Skip to content

Journal Article

The mystery of the U-shaped relationship between happiness and age

Authors

Publication date

May 2012

Summary

In this paper, we address the puzzle of the relationship between age and happiness. Whilst the majority of psychologists have concluded there is not much of a relationship at all, the economic literature has unearthed a possible U-shape relationship with the minimum level of satisfaction occurring in middle age (35–50). In this paper, we look for a U-shape in three panel data sets, the German Socioeconomic Panel (GSOEP), the British Household Panel Survey (BHPS) and the Household Income Labour Dynamics Australia (HILDA). We find that the raw data mainly supports a wave-like shape that only weakly looks U-shaped for the 20–60 age range. That weak U-shape in middle age becomes more pronounced when allowing for socio-economic variables. When we then take account of selection effects via fixed-effects, however, the dominant age-effect in all three panels is a strong happiness increase around the age of 60 followed by a major decline after 75, with the U-shape in middle age disappearing such that there is almost no change in happiness between the age of 20 and 50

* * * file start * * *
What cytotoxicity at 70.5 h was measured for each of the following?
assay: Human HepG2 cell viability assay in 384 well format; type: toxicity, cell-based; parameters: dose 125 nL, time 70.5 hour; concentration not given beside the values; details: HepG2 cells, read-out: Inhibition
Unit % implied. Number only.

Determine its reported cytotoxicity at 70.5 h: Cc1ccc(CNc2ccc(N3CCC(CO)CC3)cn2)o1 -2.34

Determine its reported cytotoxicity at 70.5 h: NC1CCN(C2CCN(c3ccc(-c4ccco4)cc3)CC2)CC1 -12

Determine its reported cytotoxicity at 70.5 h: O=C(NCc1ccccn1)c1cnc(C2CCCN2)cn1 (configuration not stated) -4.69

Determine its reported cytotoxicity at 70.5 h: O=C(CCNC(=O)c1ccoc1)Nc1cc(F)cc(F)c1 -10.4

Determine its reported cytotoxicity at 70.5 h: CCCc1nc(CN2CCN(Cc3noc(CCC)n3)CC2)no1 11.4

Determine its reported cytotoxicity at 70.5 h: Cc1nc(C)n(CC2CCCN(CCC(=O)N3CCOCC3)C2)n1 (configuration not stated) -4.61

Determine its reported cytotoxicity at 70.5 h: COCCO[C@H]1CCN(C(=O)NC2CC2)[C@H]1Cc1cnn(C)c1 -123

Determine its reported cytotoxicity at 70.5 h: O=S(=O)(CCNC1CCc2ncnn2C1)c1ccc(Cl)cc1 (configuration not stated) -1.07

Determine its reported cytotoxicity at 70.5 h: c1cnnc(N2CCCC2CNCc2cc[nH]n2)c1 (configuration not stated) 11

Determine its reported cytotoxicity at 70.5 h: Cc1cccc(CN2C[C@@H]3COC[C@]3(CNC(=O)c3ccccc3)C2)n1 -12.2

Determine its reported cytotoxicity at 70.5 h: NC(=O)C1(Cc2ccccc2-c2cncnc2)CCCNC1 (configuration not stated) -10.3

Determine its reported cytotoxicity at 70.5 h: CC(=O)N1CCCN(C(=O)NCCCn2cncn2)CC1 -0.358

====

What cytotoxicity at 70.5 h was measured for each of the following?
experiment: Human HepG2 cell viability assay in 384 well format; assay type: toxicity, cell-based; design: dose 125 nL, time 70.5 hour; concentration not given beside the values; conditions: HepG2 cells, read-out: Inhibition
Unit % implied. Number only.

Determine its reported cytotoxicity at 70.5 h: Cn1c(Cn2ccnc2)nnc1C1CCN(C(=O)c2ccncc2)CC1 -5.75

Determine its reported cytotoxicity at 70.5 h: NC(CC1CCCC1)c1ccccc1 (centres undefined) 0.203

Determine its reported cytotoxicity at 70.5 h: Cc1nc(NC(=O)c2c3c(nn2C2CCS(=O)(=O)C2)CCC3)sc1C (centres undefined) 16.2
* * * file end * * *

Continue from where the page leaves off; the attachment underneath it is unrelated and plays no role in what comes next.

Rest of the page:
Published in

Journal of Economic Behavior and Organization

Volume and page numbers

82 , 525 -542

DOI

http://0-dx.doi.org.serlib0.essex.ac.uk/10.1016/j.jebo.2012.03.008

ISSN

16

Subjects

Well Being and Life Course Analysis

Links

http://serlib0.essex.ac.uk/record=b1646363~S5

Notes

Albert Sloman Library Periodicals *restricted to Univ. Essex registered users*


Related publications

  1. When are the happiest years of your life?

    Paul Frijters and Tony Beatton

#520689


Research home

Research home

News

Latest findings, new research

Publications search

Search all research by subject and author

Podcasts

Researchers discuss their findings and what they mean for society

Projects

Background and context, methods and data, aims and outputs

Events

Conferences, seminars and workshops

Survey methodology

Specialist research, practice and study

Taking the long view

ISER's annual report

Themes

Key research themes and areas of interest